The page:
Published at Friday, February 15th, 2019 - 14:54:02 PM. Dream Home. By Austin Lagi.
Owner Builders - The 5 Huge Mistakes They Make When Constructing Their Dream Home! : There are more people than ever before who are making the very wise decision to build their Dream Home! From nice little bungalows nestled on inner city in-fill lots to huge 8,000 square foot mini mansions located on acreage waterfront home sites, the opportunities are endless for todays savvy Owner Builder. However with the numerous examples of beautiful homes that will produce countless memories for their proud owners there are just as many cases of the Owner Builder project gone awry! The beautifully conceived Tudor style home that never reached completion, the Mediterranean stucco home that never left the architects drawing board and the 4 story town home that went way over budget and took over a year and a half to complete! My goal is not to discourage you from building the home of your dreams but instead I hope to educate you on the 5 most common mistakes that have plagued Owner Builders! If carefully heeded, your Custom Dream Home project will go off without a hitch and provide your family, friends and loved ones with numerous years of enjoyment! Here are the 5 Mistakes you should avoid when you construct your Dream Home! #1 - Do not over-build for the community or area. It is important that you build a home that is comparable to the majority of the homes in neighborhood and/or area. If the average home in the area is 4,500 sq. ft., then I suggest you build no more than 500-1000 sq. ft. larger than the average home in that area. In most cases, I suggest that you never build a home smaller than the average home as that could prove to be a challenge if you ever decide to sell. #2 - They design a home that is too unique that doesnt have mass appeal!I am sure you can remember driving through a neighborhood and you saw a home that simply stuck out like a sore-thumb! I believe in being different however when it comes to designing my Dream Home I dont want a home so unique that it causes me to lose money. Really unique homes that are not comparable to the surrounding homes in an area are hard to value and in many cases the owners are never able to recoup their original investment. #3 - Choosing the wrong builder!Your choice of builder in many cases is the single most important decision in the whole process of constructing your Dream Home! It is important that you exercise caution and that you thoroughly interview at least 3-4 different builders before making a decision. You should also visit the on-going projects of the builders to see the projects they are presently working on. The time you spend planning with and interviewing builders will prove to be the single most critical aspect of your Custom Dream Home project #4 - Trying to save money by performing work on the home themselves!Unless you work full-time in the construction industry I strongly recommend that you pay experienced trades to perform all of the work on your Dream Home. Sweat equity generally takes longer than expected while the potential savings are never as substantial as anticipated and they generally add unnecessary stress and anxiety to a process that already has too many variables to be managed. It has been proven that time spent planning and managing your project is 3 times more valuable than time spent actually working on your Custom Dream Home! #5 - Not securing Construction Loan Financing first before doing anything else in the planning process!I saved this for last with the hopes that it will stick with you when you forget any of the other mistakes! By securing your financing first, you now make it easier to design and plan your project because you know exactly how much money you have to spend. This becomes extremely important when you sit down to design your home so that you dont design a home that goes over your budget. The other benefit to securing your financing first is it provides you with a strategic advantage when you negotiate with builders because they understand you are 100% qualified and are ready to begin construction once you decide on a builder! Hopefully you will write these down and keep them close and review these mistakes as you begin the planning of your Custom Dream Home. Using these tips will save you time, prevent stress and help you produce a top-quality Dream Home that your family will enjoy for years to come!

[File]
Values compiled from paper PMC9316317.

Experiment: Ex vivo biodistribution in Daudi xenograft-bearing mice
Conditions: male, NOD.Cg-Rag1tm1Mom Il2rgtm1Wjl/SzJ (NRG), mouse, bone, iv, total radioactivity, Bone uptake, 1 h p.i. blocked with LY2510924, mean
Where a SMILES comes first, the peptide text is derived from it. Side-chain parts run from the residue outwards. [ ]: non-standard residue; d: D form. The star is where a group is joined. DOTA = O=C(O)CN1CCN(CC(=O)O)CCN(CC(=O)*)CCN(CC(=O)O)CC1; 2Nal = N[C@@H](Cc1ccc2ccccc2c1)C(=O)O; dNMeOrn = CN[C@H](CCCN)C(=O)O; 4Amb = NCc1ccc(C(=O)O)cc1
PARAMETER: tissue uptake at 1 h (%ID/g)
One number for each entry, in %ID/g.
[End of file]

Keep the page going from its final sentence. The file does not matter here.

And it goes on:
Visualise Your Dream Home : I devised this exercise some years ago when I needed to find a new home. Id just attended a workshop on creating your own reality and was greatly taken with what Id learned so I carefully noted down everything I wanted in my dream home and then set about trying to find it. No one was more astonished than I when a few weeks later I was offered a house to rent that not only ticked every box -- when I checked my blueprint I saw I had inadvertently written down telephone line twice, and the house had two telephone lines running to it. This is a powerful exercise! The technique can be used for a range of possibilities but, for the purposes of the illustration, Ive chosen a dream home. You will need some paper and a pen or pencil and, initially, an hour or so of uninterrupted time. But this is an on-going exercise, something you can keep adding to until youre completely satisfied with the end result. Whats crucial to success is identifying the limiting beliefs most of us hold that we cant have what we want, that we dont deserve it, that its not possible. Thats the hard part -- but help is at hand. Start by writing My Dream Home in the centre of the page and drawing around it a circle, a heart, whatever takes your fancy. Now youre going to sketch in lines leading out from the centre, like a star burst, and write down all the things you want in your dream home. You can start by writing down basics like electricity and gas supply, mains sewerage, telephone line, or you can assume those are going to be there anyway. Are you going to own this home or rent it? Write down things like freehold or good landlord and affordable rent. Do you like sleek and modern or something more traditional? Is it important that your home is well insulated, has central heating, double glazed windows? Write that down. How many bedrooms will it have? And why do you want that number? If you want one as an office or a workroom, could you as easily have a dining room that doubles up? Are you trying to fill your needs for both now and in the longer term? Is this home going to last you forever or are you creating something for now, knowing that as your needs change youll be able to create another dream home? (Youre going to have to answer an awful lot of questions to get clear about what you want, but its going to be worth it. You cant get what you want until you get clear about what you want.) When youre quite clear about how many bedrooms write it down. Do you want a separate dining room and kitchen or would you prefer them combined? Write it down. What kind of kitchen do you want? What will it have in it? Washing machine? Tumble dryer? Would you prefer a separate utility room? Write it down. Do you love cooking or are you someone who does the absolute minimum on that front? Will you need lots of equipment or very little? A breakfast bar or the kind of large kitchen table that everyone can sit around? This is your dream youre creating here and you make up the rules as you go along. If you find yourself thinking Ill never be able to afford that, keep reminding yourself this is a game, this is a dream youre creating ... for now! This is what I mean by letting down your walls of belief. Doing this exercise not only helps you get clear about what you like and what you want, it also helps you get in touch with those beliefs that stop you being who you really are and getting what you really want. The more work you do on this the greater are your chances of success because youre also working on your subconscious, giving it encouraging affirmations, wiping the old negative tapes and replacing them with new, positive ones. When you get to the point where youve had enough for now, stop. Youre doing some really hard work here and you need to acknowledge that. Were generally much better at quantifying physical work than mental effort and its important not to overdo things at this stage otherwise youll end up exhausted, especially at the beginning. Put it to one side and come back to it later but try and set aside a brief time each day, or perhaps three times a week, to keep working on your blueprint. As your vision grows start imagining yourself in your dream home, walking around it, looking at each room. How do you feel? Are you comfortable? Does it reflect who you are, who youd like to be? What colours predominate? Lush, rich colours or something more subtle? Are there carpets, wooden floors, rugs and runners? Is it full of things, a cosy, family home or is it elegant and minimalist? What do the doors look like, the walls, the lights? If you change your mind about something as your vision develops thats fine. Just change it on your blueprint. It doesnt matter how messy it gets. You can always do a neater version as you get more clarity. Are there any absolute essentials you couldnt live without? Do you need to be near public transport, within easy reach of the shops, close to people you care for or care about? Would you prefer to be out in the countryside or in the middle of a town? Are you passionate about the sea and dream of living within sight of it? Dont listen to the voice that says in your dreams. Write it down. Is your dream home somewhere hot and sunny, a retirement home abroad, perhaps? Just put yourself in that place, imagine it, smell the scents, see the colours and create your home in the local style. Is there anyone else to take into consideration, other members of the family, family pets? Its probably easier to do this exercise if youre doing it just for you but Im assuming your dream home will accommodate what family you have so I guess you might have to make a few compromises. If a husband needs a garden shed to take refuge in, a garage to store assorted paraphernalia, build it into your blueprint. If the kids need somewhere to store their bikes, if the rabbit needs some grass, put it all down. Is there a dog that needs exercising -- do you need to be near to a common area? Do you want a garden? How big will it be? Whos going to maintain it? Will there be hedges, fences, walls? Are you bothered about being overlooked, about privacy or would you be happy having neighbours you can chat to over the fence? Will there be a vegetable plot or just flowers and shrubs -- what kind? Put it all down. Something that needs to emerge through doing this exercise is a sense of responsibility for what youre creating -- and thats a tricky one. On the one hand Im saying go for whatever your want while on the other Im saying you have to take responsibility for what you create. But theres no point in dreaming up a home like something out of Footballers Wives if youve got small children which means youll have to cover up the swimming pool and spend all your time picking up their toys in a vast garden. It doesnt make sense to want a large garden with a vegetable patch if no one in the family has ever picked up a trowel, or to want an elegant, minimalist home youve seen in a classy magazine when you know youre really untidy and perfectly happy with that. You need to be realistic. This dream home has to be in line with your values and what you want out of life. Keep working on your blueprint until youre confident youve covered every possible detail. Then start putting energy into moving towards that dream. What are you going to need to do to move you closer? What are you going to have to let go of? The most important consequence of doing this exercise is gaining clarity about who you are and what you want. We so often spend our lives vaguely dissatisfied, not sure what we want but quite sure that we dont want what weve got. Ultimately you may end up taking a few tiny steps to bring your dream into reality -- clearing out stuff you no longer need, changing the use of a room from, say, a bedroom into a workroom or office. Or you might move on in huge leaps and acquire exactly what you wished for (even down to that second telephone line!) You may decide youre not quite ready for such major change, that there are other issues to resolve first. Thats also fine. You might want to put your blueprint away for a while and come back to it in six months, a year. It just might astonish you to look at it after that time and see that some of the things you wrote down have appeared, as though by magic. You see, once you get really clear about what you want, what you want tends to find you!